Long-read sequencing technology has enabled the detection and characterization of structural variations (SVs) at a higher resolution than ever before, including deletions, insertions, duplications, inversions, and translocations, with significant impacts on gene expression and
disease development. The technology generates tens of thousands of base pairs long-reads, allowing for the detection of larger SVs that may be missed by short-read sequencing. Although challenges such as the high error rate remain, the benefits of haplotype-resolved assemblies and accurate detection of SVs have already led to new insights into the genomic basis of diseases such as cancer, autism, and schizophrenia. Long-read sequencing has the potential to greatly improve our understanding of health and disease.
PacBio is an example of a long-read sequencing technology that can be used to elucidate structural variants and their impact on colorectal cancer. Colorectal cancer (CRC) is one of the most common cancers impacting millions of individuals worldwide and is associated with high mortality rates. Structural variants are important alterations in CRC as they can affect gene expression and function through gene amplification or deletion, influencing gene structure, and result in gene fusions. These alterations can subsequently impact oncogenes or tumor suppressors leading to CRC malignancy; however, short-read sequencing lacks specificity in accurately detecting these events as well as long, complex structural variants, which can also be in repetitive regions. Long-read sequencing has filled the gap and continues to identify novel findings in CRC as well as other common cancers.
(Image) IGV screenshot showing methylation data obtained through long-read sequencing
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Introduction Past and Present: Long Read for Detection of Structural Variants
Long-read sequencing technology has reshaped the research landscape by allowing for the generation of high-quality, contiguous, and accurate genome assemblies. Therefore, enabling the detection and characterization of structural variations at a much higher resolution than was previously possible. Structural variations are genomic alterations that involve the rearrangement of DNA segments, including deletions, insertions, duplications, inversions, and translocations. These alterations can have significant impacts on gene expression and disease development.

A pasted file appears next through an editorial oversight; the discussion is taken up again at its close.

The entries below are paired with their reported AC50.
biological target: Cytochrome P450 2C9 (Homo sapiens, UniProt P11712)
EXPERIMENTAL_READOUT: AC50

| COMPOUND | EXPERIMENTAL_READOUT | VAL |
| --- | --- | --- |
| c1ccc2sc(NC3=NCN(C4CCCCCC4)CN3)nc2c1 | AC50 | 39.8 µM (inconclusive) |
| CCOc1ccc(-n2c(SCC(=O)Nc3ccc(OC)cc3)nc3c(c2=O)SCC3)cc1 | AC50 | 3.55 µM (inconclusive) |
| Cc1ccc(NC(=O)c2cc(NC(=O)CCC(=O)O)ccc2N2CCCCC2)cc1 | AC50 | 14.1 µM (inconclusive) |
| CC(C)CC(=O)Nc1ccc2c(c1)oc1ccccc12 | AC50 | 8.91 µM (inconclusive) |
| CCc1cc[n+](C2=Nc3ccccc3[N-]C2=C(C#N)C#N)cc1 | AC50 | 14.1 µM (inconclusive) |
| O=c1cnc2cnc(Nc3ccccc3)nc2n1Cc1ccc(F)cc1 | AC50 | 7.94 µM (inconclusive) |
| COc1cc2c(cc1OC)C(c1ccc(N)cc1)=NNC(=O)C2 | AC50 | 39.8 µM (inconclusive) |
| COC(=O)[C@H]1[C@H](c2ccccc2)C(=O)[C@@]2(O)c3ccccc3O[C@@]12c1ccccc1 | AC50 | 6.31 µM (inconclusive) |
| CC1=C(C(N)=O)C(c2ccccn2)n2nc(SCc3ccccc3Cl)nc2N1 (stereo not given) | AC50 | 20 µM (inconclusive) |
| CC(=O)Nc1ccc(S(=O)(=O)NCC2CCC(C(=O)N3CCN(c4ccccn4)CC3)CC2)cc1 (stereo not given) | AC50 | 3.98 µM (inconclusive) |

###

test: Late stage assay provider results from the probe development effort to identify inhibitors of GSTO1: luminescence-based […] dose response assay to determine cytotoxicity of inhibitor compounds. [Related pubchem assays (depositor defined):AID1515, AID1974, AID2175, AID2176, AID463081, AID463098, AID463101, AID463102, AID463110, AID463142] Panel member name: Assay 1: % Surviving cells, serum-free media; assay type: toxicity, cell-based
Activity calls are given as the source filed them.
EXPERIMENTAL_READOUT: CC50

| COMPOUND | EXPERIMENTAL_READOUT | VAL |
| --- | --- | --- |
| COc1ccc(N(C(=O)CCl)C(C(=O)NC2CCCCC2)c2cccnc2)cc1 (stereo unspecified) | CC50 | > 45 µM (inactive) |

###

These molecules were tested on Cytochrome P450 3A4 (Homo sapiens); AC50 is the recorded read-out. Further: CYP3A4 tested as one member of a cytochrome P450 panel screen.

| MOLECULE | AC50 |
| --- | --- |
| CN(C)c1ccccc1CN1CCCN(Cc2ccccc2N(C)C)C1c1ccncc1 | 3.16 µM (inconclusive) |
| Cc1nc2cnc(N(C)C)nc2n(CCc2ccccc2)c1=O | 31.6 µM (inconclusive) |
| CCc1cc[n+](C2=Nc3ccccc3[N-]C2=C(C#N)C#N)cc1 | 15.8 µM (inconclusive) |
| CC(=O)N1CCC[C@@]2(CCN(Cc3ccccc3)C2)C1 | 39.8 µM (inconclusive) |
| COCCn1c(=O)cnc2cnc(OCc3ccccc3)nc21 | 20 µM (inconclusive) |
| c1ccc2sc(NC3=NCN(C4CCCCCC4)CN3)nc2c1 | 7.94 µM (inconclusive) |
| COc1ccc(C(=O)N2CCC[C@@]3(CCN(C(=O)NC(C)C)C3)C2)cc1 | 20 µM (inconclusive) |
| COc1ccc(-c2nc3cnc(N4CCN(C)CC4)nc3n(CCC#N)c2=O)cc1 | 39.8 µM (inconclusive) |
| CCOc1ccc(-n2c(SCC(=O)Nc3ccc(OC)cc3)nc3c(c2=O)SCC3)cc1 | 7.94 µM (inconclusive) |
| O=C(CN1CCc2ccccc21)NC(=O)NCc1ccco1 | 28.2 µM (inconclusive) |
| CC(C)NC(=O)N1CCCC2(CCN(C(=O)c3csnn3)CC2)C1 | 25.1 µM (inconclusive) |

Long-read sequencing can detect SVs due to its ability to generate reads that are tens of thousands of base pairs in length. This allows for the detection of larger SVs that may be missed by short-read sequencing, which typically generates reads that are only a few hundred base pairs in length. Additionally, long-read sequencing can provide haplotype-resolved assemblies, which enables the accurate identification and characterization of SVs in a single genome. The ability to accurately detect SVs using long-read sequencing has already led to new insights into the genomic basis of a range of diseases, including cancer, autism, and schizophrenia.
For example, recent studies have identified large-scale structural variations that are associated with certain types of cancer and may represent potential therapeutic targets. Overall, long-read sequencing has the potential to greatly improve our understanding of the role of structural variations in health and disease.
The Technology Behind Long-Read Sequencing
The most widely used long-read sequencing technology is currently provided by Oxford Nanopore Technologies (ONT), a leading manufacturer of nanopore-based sequencing devices. One of the key advantages of ONT’s long-read sequencing technology is its ability to generate reads that are tens of thousands of base pairs in length, allowing for the detection of larger structural variations that may be missed by short-read sequencing. Additionally, ONT’s
technology can produce haplotype-resolved assemblies, which can help to accurately identify and characterize SVs in a single genome.
However, long-read sequencing technology is not without its challenges. For example, the high error rate of long-read sequencing can make it difficult to distinguish true structural variations from sequencing errors.
Performance Characteristics of Long-Read Sequencing for SV Detection
Description of the accuracy, sensitivity, and specificity of long-read sequencing for SV detection.
- Read length: Long-read technologies can generate reads that are tens of thousands of